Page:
Easing up on flash floods


  • Metro News
  • Monday, 11 Nov 2019

A general view of Sungai Pinang.

IN an effort to reduce flash floods in the state, more than half a billion ringgit has been spent on flood mitigation works and infrastructure in Penang since 2013.

Penang works, utilities and flood mitigation committee chairman Zairil Khir Johari said the funds were derived from the Drainage Contribution Fund, a mandatory charge imposed on property developments in the state.

He said since 2013,369 projects worth RM155mil had been implemented throughout the entire state.

“On top of that, Penang Island City Council (MBPP) had also spent nearly RM43mil on 37 flood mitigation projects in the same period, while another RM150mil for eight high-impact projects were approved by the state government after the November 2017 floods.

“Out of these eight projects, six are already under construction while two more are being tendered out following the completion of their detailed designs this year, ” he said in a recent statement.

Zairil, who is also Tanjung Bungah assemblyman, said in addition to the state projects, the Federal Government, had since 2018 approved five projects worth approximately RM200mil, including the long-awaited Sungai Pinang flood mitigation scheme.

He said considering all of the state and Federal projects, around RM550mil had been allocated since 2013.

MBPP Urban Services Department director Mubarak Junus said the council spends an average of RM506,163 each month on drainage clearing works within areas under MBPP’s jurisdiction.

“In addition to the cost of road and cleaning works, the counci spends an average of RM848,926 each month just to clean up the drains and public area.

“And up until September this year, our council workers have cleared up to 3,604 tonnes of rubbish and silt sand from trenches and drains, ” he said when contacted.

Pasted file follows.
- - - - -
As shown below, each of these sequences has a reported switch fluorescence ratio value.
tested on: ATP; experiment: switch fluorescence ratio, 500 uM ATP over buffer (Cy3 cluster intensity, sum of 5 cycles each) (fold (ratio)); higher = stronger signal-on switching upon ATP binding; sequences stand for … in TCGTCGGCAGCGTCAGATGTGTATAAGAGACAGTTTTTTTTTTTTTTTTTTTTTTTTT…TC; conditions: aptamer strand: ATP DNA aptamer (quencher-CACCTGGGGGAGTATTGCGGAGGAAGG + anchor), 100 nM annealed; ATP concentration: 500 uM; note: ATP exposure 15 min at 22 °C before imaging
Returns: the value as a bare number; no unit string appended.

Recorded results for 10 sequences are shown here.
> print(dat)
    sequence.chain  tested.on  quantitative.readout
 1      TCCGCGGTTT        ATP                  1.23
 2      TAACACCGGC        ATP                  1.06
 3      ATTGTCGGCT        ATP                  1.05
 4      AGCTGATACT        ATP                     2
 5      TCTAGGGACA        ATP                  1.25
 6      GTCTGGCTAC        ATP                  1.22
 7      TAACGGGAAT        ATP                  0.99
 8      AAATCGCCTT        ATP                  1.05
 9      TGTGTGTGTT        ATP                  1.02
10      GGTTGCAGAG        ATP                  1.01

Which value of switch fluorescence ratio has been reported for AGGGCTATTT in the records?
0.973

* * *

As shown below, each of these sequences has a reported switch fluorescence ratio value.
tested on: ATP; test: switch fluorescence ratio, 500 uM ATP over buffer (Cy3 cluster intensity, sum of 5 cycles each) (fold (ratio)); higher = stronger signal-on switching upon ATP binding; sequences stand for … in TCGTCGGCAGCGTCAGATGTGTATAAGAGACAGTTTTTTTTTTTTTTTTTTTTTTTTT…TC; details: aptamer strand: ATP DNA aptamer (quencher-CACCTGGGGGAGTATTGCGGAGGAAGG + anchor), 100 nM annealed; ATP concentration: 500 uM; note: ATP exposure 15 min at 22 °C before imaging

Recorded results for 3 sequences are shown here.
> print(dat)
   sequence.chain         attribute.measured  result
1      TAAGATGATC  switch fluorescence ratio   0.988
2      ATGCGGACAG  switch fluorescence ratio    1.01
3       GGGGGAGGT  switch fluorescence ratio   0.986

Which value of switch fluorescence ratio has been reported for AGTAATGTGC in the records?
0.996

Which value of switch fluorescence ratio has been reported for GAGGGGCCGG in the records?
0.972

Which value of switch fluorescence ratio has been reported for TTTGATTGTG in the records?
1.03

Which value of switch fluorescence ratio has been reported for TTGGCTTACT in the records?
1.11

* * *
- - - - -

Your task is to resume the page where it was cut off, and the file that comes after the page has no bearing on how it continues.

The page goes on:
Meanwhile, Seberang Prai City Council (MBSP) mayor Datuk Rozali Mohamud said as of September this year, they spent RM7.03mil on clearing the drains on the mainland.

He said thanks to the ‘Orange Heroes’ (referring to the general workers who don orange T-shirts), a total of 162.5 tonnes of rubbish were cleared from open drains and MBSP pumphouses.

“But, efforts from the city council would be in vain if the public do not change their attitude toward littering and throwing rubbish into the drains and rivers.

“If drains and rivers are full of rubbish, there will be an overflow, causing flash floods during high tide.

“Sadly, the public still do not learn their lesson from the misery of floods that are caused by their own doing (of littering), ” he said.

Rozali said if there is higher civic consciousness among the public, mega flood mitigation projects would not be required.

He said the public should change their attitude on littering wherever and whenever possible.

He added that besides littering, waste materials from commercial vehicles, improper management of wastes from commercial premises, improper renovation done by building owners and illegal discharge of waste into the drainage system as well as rivers were among the main culprits of clogged drains.

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